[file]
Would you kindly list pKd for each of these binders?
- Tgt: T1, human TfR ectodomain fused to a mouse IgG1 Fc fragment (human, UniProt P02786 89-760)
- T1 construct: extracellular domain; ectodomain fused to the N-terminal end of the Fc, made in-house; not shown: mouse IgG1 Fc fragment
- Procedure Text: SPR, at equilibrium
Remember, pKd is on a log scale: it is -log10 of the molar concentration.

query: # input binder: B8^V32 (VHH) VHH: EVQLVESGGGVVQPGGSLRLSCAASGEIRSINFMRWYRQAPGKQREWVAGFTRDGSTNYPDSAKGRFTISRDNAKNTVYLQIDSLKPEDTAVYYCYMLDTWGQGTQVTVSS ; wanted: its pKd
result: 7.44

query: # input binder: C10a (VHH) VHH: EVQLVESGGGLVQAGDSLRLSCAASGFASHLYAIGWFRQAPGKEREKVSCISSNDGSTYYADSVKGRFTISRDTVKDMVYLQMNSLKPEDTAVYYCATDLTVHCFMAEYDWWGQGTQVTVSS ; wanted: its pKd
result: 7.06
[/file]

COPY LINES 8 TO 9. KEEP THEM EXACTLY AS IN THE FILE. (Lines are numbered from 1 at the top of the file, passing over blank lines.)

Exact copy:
query: # input binder: C10a (VHH) VHH: EVQLVESGGGLVQAGDSLRLSCAASGFASHLYAIGWFRQAPGKEREKVSCISSNDGSTYYADSVKGRFTISRDTVKDMVYLQMNSLKPEDTAVYYCATDLTVHCFMAEYDWWGQGTQVTVSS ; wanted: its pKd
result: 7.06